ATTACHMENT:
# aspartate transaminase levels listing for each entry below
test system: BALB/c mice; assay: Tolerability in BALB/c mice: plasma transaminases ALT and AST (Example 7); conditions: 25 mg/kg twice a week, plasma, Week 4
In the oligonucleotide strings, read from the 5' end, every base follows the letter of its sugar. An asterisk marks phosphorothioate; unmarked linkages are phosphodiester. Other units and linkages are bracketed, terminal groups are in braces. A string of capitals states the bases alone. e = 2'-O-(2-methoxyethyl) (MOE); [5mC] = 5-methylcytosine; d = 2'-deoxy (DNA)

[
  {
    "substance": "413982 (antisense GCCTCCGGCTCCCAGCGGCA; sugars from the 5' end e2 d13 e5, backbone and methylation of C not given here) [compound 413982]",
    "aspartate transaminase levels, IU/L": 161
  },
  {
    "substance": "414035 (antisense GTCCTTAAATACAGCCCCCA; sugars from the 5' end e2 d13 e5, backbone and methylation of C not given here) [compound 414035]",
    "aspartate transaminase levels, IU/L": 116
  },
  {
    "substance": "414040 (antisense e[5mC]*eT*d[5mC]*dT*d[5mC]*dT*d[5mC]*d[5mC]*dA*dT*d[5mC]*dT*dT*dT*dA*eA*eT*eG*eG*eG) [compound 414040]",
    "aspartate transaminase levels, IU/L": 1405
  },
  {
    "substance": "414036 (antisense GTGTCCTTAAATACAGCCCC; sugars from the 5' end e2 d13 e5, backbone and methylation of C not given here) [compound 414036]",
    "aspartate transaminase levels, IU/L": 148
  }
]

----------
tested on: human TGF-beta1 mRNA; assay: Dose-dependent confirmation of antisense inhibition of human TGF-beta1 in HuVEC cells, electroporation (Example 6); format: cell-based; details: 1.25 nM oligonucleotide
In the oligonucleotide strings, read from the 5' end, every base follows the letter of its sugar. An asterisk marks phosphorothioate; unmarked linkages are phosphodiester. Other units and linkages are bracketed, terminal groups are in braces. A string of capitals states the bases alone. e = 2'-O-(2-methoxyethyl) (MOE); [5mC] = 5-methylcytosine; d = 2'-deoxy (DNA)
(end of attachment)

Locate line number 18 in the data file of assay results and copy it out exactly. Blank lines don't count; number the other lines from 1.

    "substance": "414036 (antisense GTGTCCTTAAATACAGCCCC; sugars from the 5' end e2 d13 e5, backbone and methylation of C not given here) [compound 414036]",